Schurter was on service duty between races in the United States two weeks ago when he posted a photo on Instagram with three team colleagues all dropping their pants while facing the White House.

The photo, since deleted but viewable here, was tagged to President Donald Trump and included the message “white (peach emoji) for the White House.”

The Swiss Army says it did not want to make a scandal of the incident, and Schurter had apologized to his commanding officer. He told Swiss media taking the photo had been spontaneous and he loved being in the U.S.

Schurter is the current Swiss sportsman of the year, beating tennis great Roger Federer into second place in December in a public vote.

MORE: World Road Cycling Championships TV Schedule

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2019 World Road Cycling Championships TV, live stream schedule

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The World Road Cycling Championships begin Sunday in Yorkshire, Great Britain. Every race streams live for NBC Sports Gold “Cycling Pass” subscribers.

Olympic Channel: Home of Team USA and NBCSN also air TV coverage of the eight-day championships.

Look for a possibly wide-open men’s time trial on Wednesday given 2017 champion Tom Dumoulin of the Netherlands is out after missing the Tour de France with a knee injury. Australian Rohan Dennis, last year’s winner, is a bit of an unknown after quitting the Tour de France in a dispute with his team.

Slovakian Peter Sagan looks to reclaim the road race on the final day on Sept. 29. Sagan won three straight titles before 39-year-old Alejandro Valverde of Spain took last year’s event on a climber’s course.

Dutch women swept the time trial and road race titles the last two years. They’re once again led by Anna van der Breggen, the reigning Olympic and world road race champion, and Annemiek van Vleuten, who recovered from her head-first Rio Olympic crash to win the last two world time trials.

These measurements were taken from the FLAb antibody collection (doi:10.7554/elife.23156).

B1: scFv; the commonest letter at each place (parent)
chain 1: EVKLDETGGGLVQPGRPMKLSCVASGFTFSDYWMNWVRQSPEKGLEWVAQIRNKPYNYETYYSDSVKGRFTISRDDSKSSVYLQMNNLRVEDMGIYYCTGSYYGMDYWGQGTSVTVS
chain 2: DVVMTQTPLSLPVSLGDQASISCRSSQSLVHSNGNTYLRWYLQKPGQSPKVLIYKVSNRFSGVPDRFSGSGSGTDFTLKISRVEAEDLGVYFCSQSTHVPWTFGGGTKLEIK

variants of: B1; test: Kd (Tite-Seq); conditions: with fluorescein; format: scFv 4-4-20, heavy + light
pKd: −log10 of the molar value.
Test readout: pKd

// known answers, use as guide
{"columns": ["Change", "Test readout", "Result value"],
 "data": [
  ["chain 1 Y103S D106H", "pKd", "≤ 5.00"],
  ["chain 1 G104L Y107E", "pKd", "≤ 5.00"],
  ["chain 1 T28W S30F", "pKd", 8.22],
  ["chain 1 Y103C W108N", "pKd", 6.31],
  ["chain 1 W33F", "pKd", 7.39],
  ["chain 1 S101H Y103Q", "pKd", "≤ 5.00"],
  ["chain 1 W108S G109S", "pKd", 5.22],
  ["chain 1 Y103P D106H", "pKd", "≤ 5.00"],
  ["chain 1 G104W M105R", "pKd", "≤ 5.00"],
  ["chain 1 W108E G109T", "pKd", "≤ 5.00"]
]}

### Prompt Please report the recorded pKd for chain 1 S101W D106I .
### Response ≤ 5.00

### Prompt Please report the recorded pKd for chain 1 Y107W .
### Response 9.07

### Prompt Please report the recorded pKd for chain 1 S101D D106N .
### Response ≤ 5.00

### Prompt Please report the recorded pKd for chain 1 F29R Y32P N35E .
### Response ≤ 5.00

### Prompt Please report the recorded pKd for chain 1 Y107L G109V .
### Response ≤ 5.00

But look out for another Dutch veteran, Marianne Vos, a 32-year-old having a resurgent season. The London Olympic road race champ seeks her first world medal since the tail end of her single-day road dominance in 2013.

The U.S. roster is led by Amber Neben, who won her second time trial world title in 2017 at age 42, and Chloe Dygert Owen, the 22-year-old track world champion who wants to make the Olympic team in both disciplines.

The American men feature Chad Haga, who won the final-stage time trial at the Giro d’Italia in June, and fellow Tour de France veterans Brent Bookwalter and Lawson Craddock.

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MORE: Chris Froome: Pre-Tour de France crash like ‘Grey’s Anatomy’ scene

Date Event Time (ET) Network
Sept. 22 Team Time Trial Mixed Relay 8:10 a.m. Streaming
5:30 p.m.* Olympic Channel
Sept. 23 Women’s Junior Individual Time Trial 5 a.m. Olympic Channel
Men’s Junior Individual Time Trial 8:30 a.m. Olympic Channel
Sept. 24 Men’s U23 Individual Time Trial 5 a.m. Olympic Channel
Women’s Individual Time Trial 9:30 a.m. Olympic Channel
Sept. 25 Men’s Individual Time Trial 8 a.m. Olympic Channel
Sept. 26 Men’s Junior Road Race 7 a.m. Olympic Channel
Sept. 27 Women’s Junior Road Race 3:30 a.m. Olympic Channel
Men’s U23 Road Race 9 a.m. Olympic Channel
Sept. 28 Women’s Road Race 5:40 a.m. Streaming
2:30 p.m.* Olympic Channel
Sept. 29 Men’s Road Race 3:30 a.m. Olympic Channel
10 p.m.* NBCSN

*Same-day delayed broadcast.